I am writing to you in reply to John Wylde’s article in his Transport Matters column.
I cannot believe that the Gazette would publish such a one-sided slur about the haulage industry. I have waited for a long time for him to write something about road haulage and to be honest was not expecting a glowing report as he seems to be very pro-railways and maybe has the misguided thought that, through time, all freight will go on the railways.
I am a third-generation haulier and take great pride in my trade. Mr Wylde and his buddy the so-called (ahem) transport expert Grahame Boyes are talking complete drivel.
Yes, there are a few rogue operators as there is in every industry. The article seems to be totally anti-truck. Tacho fiddling is virtually a thing of the past, because the haulage industry is one of the most over-regulated industries.
VOSA/DVSA are the authority that governs us and you cannot get away with anything from being fined for torn mud-flaps to being jailed for being a few minutes over your driving hours. You get stopped and fined for a load which you have carried safely for years that they think is insecure.
As for speeding, shock horror, call the Polis! I regularly sit at 50mph on single-carriageway sections of the A1, which I believe is safer than 40, which has been the limit since the ’60s when brakes and mechanical knowhow was light years from today’s ABS/EBS systems, and the cars usually run steady behind. There’s always the odd nutter that will push past, but usually most motorists go with the flow. However, if I sit at 40mph, cars are fighting to be past at every opportunity whether it’s safe or not.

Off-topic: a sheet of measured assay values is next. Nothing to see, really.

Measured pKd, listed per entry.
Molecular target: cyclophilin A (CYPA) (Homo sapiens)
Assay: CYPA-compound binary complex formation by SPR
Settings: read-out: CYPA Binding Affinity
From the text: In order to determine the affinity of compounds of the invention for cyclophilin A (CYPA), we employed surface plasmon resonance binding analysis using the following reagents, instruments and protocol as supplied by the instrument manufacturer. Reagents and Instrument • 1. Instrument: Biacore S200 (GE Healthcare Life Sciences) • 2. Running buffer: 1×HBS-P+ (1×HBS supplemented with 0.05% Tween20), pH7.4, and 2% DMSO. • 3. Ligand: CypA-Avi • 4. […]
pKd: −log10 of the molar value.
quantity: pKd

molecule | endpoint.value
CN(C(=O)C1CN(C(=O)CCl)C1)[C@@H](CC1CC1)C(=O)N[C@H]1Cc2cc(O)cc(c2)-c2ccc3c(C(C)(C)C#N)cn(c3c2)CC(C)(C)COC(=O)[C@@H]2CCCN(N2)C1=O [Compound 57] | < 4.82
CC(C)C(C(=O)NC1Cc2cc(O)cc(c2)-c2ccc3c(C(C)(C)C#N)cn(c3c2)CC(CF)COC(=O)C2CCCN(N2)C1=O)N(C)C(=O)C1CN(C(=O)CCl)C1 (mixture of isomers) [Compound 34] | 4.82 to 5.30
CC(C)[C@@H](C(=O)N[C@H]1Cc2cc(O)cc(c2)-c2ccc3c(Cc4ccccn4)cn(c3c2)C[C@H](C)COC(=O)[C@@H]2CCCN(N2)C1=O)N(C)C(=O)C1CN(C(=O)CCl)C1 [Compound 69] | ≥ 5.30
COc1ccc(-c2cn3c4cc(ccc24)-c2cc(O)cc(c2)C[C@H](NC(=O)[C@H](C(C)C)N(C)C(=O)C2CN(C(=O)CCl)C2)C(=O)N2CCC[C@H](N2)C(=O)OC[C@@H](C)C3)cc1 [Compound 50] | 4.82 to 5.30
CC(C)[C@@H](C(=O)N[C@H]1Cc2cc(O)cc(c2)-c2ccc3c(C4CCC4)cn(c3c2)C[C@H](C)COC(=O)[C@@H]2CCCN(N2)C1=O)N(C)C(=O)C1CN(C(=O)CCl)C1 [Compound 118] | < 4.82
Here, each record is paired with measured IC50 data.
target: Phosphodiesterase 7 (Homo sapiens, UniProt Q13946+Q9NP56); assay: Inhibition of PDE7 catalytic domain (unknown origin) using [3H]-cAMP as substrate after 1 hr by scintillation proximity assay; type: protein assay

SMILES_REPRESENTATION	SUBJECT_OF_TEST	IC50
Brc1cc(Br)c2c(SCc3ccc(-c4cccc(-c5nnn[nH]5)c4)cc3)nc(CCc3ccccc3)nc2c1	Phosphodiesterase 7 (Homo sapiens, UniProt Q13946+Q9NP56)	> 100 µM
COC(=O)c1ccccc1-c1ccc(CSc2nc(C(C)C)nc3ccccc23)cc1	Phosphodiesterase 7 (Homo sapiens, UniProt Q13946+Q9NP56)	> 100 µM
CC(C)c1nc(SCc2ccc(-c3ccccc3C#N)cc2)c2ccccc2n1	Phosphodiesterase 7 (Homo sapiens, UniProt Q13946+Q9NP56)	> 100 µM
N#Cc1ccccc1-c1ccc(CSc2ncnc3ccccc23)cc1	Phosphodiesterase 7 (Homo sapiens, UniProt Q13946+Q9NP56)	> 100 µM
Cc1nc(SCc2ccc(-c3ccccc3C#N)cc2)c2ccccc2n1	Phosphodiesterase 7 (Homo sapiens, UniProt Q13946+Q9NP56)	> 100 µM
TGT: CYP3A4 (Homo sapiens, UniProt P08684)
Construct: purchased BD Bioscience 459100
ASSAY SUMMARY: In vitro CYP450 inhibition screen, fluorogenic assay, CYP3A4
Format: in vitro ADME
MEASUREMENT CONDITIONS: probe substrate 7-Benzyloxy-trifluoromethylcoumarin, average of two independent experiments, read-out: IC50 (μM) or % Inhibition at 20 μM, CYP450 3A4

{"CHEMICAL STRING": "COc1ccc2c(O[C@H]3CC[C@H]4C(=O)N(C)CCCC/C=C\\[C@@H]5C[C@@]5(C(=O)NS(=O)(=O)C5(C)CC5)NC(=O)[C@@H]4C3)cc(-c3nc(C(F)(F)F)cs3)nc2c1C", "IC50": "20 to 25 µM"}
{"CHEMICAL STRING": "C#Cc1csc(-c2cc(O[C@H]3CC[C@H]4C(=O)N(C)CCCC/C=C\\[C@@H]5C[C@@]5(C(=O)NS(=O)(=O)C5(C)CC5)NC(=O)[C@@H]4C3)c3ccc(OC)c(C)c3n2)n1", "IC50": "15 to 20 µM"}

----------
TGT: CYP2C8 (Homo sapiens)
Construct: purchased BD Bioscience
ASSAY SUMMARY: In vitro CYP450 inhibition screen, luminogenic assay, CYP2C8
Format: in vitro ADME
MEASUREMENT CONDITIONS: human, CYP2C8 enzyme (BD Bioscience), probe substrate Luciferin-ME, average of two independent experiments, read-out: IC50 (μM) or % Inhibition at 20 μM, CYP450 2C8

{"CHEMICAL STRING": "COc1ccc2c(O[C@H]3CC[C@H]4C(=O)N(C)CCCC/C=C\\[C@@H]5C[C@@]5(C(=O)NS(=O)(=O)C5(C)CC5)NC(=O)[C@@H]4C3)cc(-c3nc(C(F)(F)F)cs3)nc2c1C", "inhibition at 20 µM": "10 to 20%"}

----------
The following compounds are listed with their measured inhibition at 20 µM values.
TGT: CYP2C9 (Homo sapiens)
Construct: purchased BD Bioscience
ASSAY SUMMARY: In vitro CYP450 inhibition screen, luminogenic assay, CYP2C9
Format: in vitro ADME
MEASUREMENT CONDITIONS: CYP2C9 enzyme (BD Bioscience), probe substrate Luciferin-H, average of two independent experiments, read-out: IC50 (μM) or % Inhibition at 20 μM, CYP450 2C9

As for wagons going over 60mph – they are governed to 56 and if they reach 60, a warning will tell them to back off, and if VOSA checks your card for regularly going 60-plus, you’re in serious trouble.
Saying the excessive speeding is typical of the industry for gain – frankly you’re talking out of your backside. Maybe it was true in the ’70s, but it’s not now.
Mr Wylde seems to hate the industry. Has he ever sat in a wagon, never mind driven one?
There’s an old saying, those who teach can’t do.
I would quite happily take him out one day and he could see what we are actually up against. It might have been more appropriate to write an article about the state of the infrastructure or about parking issues and diesel theft, fuel prices, unfair foreign competition ... I could go on.
Love or hate them, you can’t live without them. You can’t deliver bricks to a building site or straw to a hill farm on a train.
Just think, without trucks you’d be hungry, homeless and naked.